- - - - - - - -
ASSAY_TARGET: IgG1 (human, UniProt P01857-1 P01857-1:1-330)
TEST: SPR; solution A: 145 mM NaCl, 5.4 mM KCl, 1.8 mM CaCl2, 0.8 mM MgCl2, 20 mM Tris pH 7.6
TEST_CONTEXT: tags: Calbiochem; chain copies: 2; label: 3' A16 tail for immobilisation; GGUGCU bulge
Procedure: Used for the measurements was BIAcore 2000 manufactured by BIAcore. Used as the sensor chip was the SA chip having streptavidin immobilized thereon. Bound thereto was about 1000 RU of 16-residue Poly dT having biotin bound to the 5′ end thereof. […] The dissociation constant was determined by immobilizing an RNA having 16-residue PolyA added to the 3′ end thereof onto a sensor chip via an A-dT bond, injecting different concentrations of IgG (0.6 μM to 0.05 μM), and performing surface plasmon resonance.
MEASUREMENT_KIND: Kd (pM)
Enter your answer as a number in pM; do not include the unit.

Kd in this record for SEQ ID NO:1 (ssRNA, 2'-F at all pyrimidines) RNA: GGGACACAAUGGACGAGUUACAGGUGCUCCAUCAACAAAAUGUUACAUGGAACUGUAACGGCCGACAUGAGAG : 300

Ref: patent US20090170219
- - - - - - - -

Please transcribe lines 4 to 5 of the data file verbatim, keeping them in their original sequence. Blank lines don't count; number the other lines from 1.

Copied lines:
Procedure: Used for the measurements was BIAcore 2000 manufactured by BIAcore. Used as the sensor chip was the SA chip having streptavidin immobilized thereon. Bound thereto was about 1000 RU of 16-residue Poly dT having biotin bound to the 5′ end thereof. […] The dissociation constant was determined by immobilizing an RNA having 16-residue PolyA added to the 3′ end thereof onto a sensor chip via an A-dT bond, injecting different concentrations of IgG (0.6 μM to 0.05 μM), and performing surface plasmon resonance.
MEASUREMENT_KIND: Kd (pM)